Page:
Researchers investigating the role of cannabis in cancer therapy reveal it has the potential to destroy leukaemia cells, in a paper published in the March 2006 edition of Letters in Drug Design & Discovery. Led by Dr Wai Man Liu, at Barts and the London, Queen Mary’s School of Medicine and Dentistry, the team has followed up on their findings of 2005 which showed that the main active ingredient in cannabis, tetrahydrocannabinol, or THC, has the potential to be used effectively against some forms of cancer. Dr Liu has since moved to the Institute of Cancer in Sutton where he continues his work into investigating the potential therapeutic benefit of new anti-cancer agents.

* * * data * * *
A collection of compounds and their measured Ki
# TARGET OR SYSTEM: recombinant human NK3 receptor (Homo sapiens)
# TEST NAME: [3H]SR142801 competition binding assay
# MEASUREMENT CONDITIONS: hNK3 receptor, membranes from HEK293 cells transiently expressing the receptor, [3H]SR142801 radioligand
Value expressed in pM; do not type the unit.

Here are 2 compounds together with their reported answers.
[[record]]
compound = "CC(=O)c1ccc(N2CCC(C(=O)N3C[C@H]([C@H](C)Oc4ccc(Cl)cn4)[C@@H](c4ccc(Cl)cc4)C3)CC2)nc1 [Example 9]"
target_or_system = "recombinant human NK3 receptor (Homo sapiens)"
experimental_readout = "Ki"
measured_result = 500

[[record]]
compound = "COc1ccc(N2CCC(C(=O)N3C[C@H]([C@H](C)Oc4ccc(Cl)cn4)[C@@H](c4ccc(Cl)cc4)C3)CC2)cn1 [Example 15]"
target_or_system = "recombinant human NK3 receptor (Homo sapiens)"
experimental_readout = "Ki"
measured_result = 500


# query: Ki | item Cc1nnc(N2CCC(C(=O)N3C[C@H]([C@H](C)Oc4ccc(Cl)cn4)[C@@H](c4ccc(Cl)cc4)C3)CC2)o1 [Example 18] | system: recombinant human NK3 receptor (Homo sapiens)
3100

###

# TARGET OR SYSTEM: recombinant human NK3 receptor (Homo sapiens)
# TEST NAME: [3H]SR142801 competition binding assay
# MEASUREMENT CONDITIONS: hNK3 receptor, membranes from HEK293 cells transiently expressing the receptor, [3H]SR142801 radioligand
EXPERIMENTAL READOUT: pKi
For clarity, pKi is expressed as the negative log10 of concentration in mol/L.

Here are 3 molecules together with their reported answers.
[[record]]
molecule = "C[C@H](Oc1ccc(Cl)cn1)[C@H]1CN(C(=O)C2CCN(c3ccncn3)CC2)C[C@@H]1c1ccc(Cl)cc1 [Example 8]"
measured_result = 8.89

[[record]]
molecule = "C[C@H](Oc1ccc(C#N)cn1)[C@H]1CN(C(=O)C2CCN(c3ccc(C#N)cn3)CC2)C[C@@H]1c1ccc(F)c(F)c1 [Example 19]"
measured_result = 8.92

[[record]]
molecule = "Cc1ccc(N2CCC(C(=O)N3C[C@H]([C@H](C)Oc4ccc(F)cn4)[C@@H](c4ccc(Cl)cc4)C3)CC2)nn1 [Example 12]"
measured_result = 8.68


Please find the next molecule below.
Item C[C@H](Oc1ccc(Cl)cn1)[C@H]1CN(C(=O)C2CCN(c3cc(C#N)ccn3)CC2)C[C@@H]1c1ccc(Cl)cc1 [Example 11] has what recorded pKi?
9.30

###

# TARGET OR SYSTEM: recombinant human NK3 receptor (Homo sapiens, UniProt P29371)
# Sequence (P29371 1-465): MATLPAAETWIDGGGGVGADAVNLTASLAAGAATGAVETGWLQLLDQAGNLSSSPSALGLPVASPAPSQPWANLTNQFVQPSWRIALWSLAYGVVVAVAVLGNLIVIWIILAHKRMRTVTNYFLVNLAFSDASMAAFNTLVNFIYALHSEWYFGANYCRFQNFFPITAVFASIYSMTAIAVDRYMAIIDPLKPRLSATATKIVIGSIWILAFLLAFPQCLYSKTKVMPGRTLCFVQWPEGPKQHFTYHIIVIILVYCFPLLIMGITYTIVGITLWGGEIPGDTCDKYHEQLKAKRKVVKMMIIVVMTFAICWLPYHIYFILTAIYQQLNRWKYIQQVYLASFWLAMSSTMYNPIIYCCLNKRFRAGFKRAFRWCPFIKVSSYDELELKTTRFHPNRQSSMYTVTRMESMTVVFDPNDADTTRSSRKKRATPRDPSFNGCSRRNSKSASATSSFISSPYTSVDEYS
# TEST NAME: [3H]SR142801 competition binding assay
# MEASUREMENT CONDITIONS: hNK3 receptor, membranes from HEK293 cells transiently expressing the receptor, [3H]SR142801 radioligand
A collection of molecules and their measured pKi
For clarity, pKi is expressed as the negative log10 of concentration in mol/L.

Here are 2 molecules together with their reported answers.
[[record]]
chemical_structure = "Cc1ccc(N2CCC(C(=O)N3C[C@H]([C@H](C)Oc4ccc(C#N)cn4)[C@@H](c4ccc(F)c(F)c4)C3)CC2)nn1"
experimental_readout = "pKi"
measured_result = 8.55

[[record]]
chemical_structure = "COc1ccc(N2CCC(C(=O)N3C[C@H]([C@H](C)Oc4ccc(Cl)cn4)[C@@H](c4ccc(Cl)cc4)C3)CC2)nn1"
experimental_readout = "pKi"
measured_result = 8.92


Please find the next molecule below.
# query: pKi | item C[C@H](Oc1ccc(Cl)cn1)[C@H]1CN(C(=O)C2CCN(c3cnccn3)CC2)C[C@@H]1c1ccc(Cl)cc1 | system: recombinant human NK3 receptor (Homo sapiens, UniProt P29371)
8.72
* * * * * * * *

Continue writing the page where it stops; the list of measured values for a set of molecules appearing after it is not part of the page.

It has previously been acknowledged that cannabis-based medicines have merit in the treatment of cancer patients as a painkiller; appetite stimulant and in reducing nausea, but recently evidence has been growing of its potential as an anti-tumour agent. The widely reported psychoactive side effects and consequent legal status of cannabis have, however, complicated its use in this capacity. Although THC and its related compounds have been shown to attack cancer cells by interfering with important growth-processing pathways, it has not hitherto been established exactly how this is achieved.